Aug 29

What A Marketer Learns After a Year of Attempted Hacking

When Rob Spectre took a position as a Developer Evangelist and eventual Head of Devevangelism at Twilio, he learned that good products don’t exactly sell themselves. In this great post about what it is like to be in marketing after being a developer, Spectre declares, “Good marketing is a product of the same inputs as good code; long hours, sweating the details, and the judicious application of experience doing it the right way.” Here, here.

I am in a similar boat as Rob, in that a large part of my job is not natural for me. As the Product Marketing Manager at Heroku, I felt it necessary to learn some code and actually deploy an app or two. I discovered one thing very quickly.

Programming is f#@king hard.

Programming is hard for me because I can’t just negotiate win/wins or write something up that convinces you that you will be more awesome simply by doing my evil bidding. I have to sit for hours on end, ignore IM and all the news and people, and just…learn. Pretty hard to do when you have the attention span of a spider monkey.

I’m no master by any stretch, but here are some tips for marketers considering learning a thing or two about programming:

1. Find “Your Way” and Stick with It
There are no definitive guidebooks in open source programming. There is no one way to do something. One person will tell you you need Xcode or RVM, and someone else will tell you that those are total garbage. Every guide assumes you have a different level of programming knowledge, and they all start at different points. It’s best to stick with a few mentors and guides and just follow them all the way through.

Chris Pine’s Learn to Program is great because it seems geared for people who have never programmed before. It doesn’t assume you know what certain terms mean already.

2. Get Familiar with the Tools
I’m learning Ruby and dabble with Rails, so I use a terminal, the text editor TextMate, my local host, and of course, git and Heroku.

Every language requires you to install different things on your machine to get set up, and Windows, Mac and Linux are all different. Java developers don’t even use the terminal generally. I’d either make sure you walk through a complete tutorial or ask a friend to help you like I did.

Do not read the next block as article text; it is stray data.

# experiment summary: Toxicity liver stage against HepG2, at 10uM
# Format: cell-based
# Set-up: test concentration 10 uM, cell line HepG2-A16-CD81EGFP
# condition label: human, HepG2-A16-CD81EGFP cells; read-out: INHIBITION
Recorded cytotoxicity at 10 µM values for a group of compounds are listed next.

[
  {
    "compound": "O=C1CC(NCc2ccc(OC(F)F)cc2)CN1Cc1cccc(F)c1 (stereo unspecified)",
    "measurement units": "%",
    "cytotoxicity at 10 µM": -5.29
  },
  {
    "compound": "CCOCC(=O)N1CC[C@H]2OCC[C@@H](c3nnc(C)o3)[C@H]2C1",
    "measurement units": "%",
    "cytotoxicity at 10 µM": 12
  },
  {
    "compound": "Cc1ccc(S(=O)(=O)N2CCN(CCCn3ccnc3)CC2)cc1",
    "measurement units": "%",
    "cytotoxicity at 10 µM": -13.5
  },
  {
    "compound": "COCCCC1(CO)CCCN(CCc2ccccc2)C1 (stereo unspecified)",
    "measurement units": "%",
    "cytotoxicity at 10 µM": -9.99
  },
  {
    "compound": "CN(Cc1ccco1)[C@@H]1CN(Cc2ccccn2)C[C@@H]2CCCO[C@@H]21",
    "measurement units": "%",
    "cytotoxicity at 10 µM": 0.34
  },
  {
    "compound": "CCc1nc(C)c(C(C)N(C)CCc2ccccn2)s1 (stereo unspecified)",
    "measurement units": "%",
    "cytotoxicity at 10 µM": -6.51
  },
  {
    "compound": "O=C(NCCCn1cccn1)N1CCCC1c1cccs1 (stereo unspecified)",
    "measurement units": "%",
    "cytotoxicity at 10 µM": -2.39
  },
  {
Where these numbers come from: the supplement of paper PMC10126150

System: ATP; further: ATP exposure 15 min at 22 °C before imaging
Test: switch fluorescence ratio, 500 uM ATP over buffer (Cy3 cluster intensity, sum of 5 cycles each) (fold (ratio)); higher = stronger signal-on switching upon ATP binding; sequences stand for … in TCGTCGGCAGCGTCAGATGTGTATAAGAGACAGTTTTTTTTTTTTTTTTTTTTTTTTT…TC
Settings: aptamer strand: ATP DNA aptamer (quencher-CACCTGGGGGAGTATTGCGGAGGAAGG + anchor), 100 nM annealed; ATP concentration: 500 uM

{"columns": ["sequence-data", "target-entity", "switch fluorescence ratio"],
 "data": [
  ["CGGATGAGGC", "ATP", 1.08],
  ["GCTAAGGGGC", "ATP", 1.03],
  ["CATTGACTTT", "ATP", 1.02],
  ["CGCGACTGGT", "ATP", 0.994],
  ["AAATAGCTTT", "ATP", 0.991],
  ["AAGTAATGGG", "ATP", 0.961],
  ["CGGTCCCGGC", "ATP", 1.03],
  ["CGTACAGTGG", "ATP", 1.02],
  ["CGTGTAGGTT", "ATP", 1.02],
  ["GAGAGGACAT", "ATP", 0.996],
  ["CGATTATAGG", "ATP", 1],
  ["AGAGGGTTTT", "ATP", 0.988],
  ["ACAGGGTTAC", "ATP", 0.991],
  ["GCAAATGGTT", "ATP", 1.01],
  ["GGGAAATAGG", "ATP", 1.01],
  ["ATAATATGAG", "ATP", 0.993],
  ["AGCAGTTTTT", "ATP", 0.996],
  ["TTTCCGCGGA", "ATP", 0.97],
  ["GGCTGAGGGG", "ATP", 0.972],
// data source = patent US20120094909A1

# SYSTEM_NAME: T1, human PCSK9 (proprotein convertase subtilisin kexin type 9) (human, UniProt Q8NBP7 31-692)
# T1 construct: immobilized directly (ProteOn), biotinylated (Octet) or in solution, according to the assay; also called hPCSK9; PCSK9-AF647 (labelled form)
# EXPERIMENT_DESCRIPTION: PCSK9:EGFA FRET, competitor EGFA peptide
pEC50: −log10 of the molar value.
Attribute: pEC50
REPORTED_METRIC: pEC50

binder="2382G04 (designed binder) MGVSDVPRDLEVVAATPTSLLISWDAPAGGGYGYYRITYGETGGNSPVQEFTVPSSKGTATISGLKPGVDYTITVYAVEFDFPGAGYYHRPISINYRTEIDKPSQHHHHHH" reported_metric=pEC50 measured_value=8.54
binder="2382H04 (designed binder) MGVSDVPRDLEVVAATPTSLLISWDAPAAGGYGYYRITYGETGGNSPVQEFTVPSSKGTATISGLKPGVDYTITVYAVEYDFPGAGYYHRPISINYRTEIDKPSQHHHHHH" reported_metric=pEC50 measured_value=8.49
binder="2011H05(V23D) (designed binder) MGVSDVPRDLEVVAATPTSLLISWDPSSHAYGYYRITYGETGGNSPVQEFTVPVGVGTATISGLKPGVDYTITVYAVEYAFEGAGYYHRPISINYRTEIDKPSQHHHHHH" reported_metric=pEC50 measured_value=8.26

3. Programming Takes Discipline
So, you finally get your machine set up and the tools you need to program, possibly in a Frankencomputer fashion if you did not follow Step #1. You finally dig in and start learning. Yay. You get confident, so you start watching “Breaking Bad” on Netflix at night instead of mastering your new language.

THEN YOU FORGET ALMOST EVERYTHING.

Programming has fundamental concepts that make it easy to understand, but there really is a lot to know before you can even run anything, much less deploy a functional app. If you want to learn, you just have to keep at it. I can’t tell you how many times I’ve had to relearn the same things over and over.

4. Google and Stack Overflow are Your Friends
If you don’t know what a programming term means or how to do something, Google it. If you don’t understand what some of the terms mean in the answer, Google them. It seems super wasteful as an exercise, but there is no fast way to get around this and eventually it does sink in a little. Wikipedia is somewhat helpful, but intimidating because everything is explained from a computer scientists’ view.

There are lots of newbie tips in Stack Overflow. You will get to know it.

5. Learning to Code, Manage a Database, and Design at the Same Time is Not Possible
Apps have interfaces and apps have databases. It’s hard to build all of the elements on your own.

CSS is the style sheet language that gives apps, well, a style. It requires the memorization then subtle nudging of elements on a page. I downloaded this simple theme that consists of one page with some Javascript just to change the CSS. After poking around with it, I have no idea how designers deal with this stuff everyday. Very tedious.

Data seems fun and useful to me though. Our developers set me up with Heroku Postgres Dataclips so I can poke around with SQL queries without breaking anything. O’Reilly has some decent books on SQL if you’d like to learn SQL concepts.

6. Be Social! It’s Hard to Learn This Stuff on Your Own
Google only goes so far, so real friends can help you get the basics down too.

I hear about code at the lunch table every day and often ask coworkers dumb questions. This means I end up happily playing copyeditor or Analytics nerd for anyone who asks. I’ve also bribed people with cookies and wine for offering up a little help. Reciprocity and gratitude seem key here, so use your best judgment.

Too shy or too far away from a crew of helpful developers? Rails Girls classes were helpful as well.

<3 Developers by Understanding a Little About What They Actually Do

For ten years, I’ve spent my energy keeping up the latest marketing tools, news, and blogs but couldn’t navigate a terminal in the slightest. I do hope to learn more about programming and encourage other marketers to do the same. When we understand how our products are built, we improve feedback loops between the problems customers have and the solutions developers choose to solve them. Everyone is happy and we go eat pie.

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  • http://wordcount.com/ chris

    The internet is quite confusing to many people. The use of tools will help you to be successful in the internet. One of the useful tools is the word counter.

  • rking

    Wow. Much respect for the cross-discipline study,